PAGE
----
Placebo Response Can be an Underappreciated Clinical Ally

LAS VEGAS—Providers may be able to help elicit placebo responses to enhance the relief patients experience from pain treatments, said R. Norman Harden, MD, Director of the Center for Pain Studies, Rehabilitation Institute of Chicago, at Northwestern University in Chicago, Illinois.

Placebo response tends to be underappreciated as a clinical tool, he said.

“Nobody ever got liver disease from a placebo response,” he said. “If you can use placebo effect in your clinical practice, why not?”

In clinical studies, placebo responses can be larger than pain relief attributable to an intervention or medication, he noted. There's increasing evidence that in placebo-effect responders, endogenous opioids are playing a role in relief, and that patient expectations somehow “rev up” their opiate system. Naloxone can block placebo effects, he noted. “That really supports that endogenous opioids are involved.”

Patient expectations can be influenced by clinicians' attitudes about a particular treatment, positively or negatively, he said. For example, negative provider expectations can yield so-called “nocebo” effects, diminishing treatment efficacy.

“Clinically, we want to have enthusiasm for what we're recommending to the patient,” he explained. “It can accentuate the placebo response. In my clinics, I'm like a cheerleader. I'm jumping up and down with the pom-poms, saying, I've looked at the mechanisms of your disease and I really think that this compound is going to affect this physiology.”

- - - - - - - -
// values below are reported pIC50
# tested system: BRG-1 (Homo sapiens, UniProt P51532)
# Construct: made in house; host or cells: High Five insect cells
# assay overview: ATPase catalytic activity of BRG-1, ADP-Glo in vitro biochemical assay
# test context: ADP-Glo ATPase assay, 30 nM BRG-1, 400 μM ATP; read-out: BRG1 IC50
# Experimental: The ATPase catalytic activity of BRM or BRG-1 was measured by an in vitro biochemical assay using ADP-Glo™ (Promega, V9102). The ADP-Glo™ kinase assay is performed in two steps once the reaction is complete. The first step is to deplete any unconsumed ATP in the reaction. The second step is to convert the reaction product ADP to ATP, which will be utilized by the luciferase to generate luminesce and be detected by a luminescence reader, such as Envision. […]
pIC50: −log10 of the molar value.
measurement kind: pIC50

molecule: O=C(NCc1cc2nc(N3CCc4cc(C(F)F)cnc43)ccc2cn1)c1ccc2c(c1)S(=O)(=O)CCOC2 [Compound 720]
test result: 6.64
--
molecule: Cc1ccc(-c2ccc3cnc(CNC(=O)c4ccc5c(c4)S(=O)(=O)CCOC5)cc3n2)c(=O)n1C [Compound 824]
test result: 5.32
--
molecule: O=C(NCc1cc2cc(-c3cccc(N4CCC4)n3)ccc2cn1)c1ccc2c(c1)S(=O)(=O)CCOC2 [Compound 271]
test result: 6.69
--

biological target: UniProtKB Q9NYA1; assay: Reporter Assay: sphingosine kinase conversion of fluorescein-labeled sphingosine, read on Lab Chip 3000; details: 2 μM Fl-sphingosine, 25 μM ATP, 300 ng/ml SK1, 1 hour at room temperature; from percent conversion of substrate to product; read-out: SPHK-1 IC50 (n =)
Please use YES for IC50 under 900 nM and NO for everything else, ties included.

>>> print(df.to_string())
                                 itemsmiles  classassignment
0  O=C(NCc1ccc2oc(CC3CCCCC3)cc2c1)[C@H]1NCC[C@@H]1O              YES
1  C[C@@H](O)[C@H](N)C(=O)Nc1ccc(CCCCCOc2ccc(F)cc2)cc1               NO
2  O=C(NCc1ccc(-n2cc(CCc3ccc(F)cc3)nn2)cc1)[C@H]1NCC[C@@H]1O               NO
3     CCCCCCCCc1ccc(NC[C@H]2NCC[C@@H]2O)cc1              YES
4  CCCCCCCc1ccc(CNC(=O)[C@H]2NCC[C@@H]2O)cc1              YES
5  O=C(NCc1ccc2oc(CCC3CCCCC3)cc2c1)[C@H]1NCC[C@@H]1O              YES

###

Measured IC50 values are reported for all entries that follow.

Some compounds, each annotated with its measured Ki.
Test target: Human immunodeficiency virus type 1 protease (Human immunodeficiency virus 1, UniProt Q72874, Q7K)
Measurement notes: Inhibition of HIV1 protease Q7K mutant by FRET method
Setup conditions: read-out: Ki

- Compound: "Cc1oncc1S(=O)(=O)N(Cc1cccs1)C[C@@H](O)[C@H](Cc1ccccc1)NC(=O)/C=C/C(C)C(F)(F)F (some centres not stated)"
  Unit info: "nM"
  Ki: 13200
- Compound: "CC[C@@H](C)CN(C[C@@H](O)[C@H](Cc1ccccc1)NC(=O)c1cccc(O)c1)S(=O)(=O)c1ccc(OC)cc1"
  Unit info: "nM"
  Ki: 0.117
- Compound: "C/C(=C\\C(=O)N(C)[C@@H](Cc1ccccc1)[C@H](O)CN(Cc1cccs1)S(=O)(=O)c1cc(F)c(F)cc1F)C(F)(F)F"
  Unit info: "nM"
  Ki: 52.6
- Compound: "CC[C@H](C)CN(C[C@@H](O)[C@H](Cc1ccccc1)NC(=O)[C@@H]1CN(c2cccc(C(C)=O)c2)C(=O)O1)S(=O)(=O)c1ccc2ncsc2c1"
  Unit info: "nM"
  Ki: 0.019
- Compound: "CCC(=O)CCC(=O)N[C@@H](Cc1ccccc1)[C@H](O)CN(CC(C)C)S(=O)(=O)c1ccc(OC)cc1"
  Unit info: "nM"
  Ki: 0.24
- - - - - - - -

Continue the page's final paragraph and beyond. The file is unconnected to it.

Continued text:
Studies have shown that even the color of a pill or the discomfort of an intervention can affect patients' expectations of impending relief, Dr. Harden said.

“There is a tremendous correlation between psychology and pharmacy,” Dr. Harden said. “But it is different in different diagnoses and contexts.” Knee osteoarthritis pain tends to be more resistant to placebo responses than back pain, particularly among men, for example.

Placebo responses are not limited to pain symptoms. Dr. Harden has noted placebo effects for depression symptoms and performance on functional tests like timed stair climbs and sit-to-stand tests.

Unfortunately, there is currently no way to know which patients will be placebo-responders and which will not, he noted.

“I think patient education actually can accentuate the placebo response,” Dr. Harden said. “I think therapeutic alliance helps – if they trust you and they think you're making decisions that are going to help, that are going to be in their best interest.” When patients better understand their condition and have something they can do – something that they think is going to work – it can facilitate placebo response. Self-efficacy is a variant of placebo effect “in which the patient feels empowered,” he explained.

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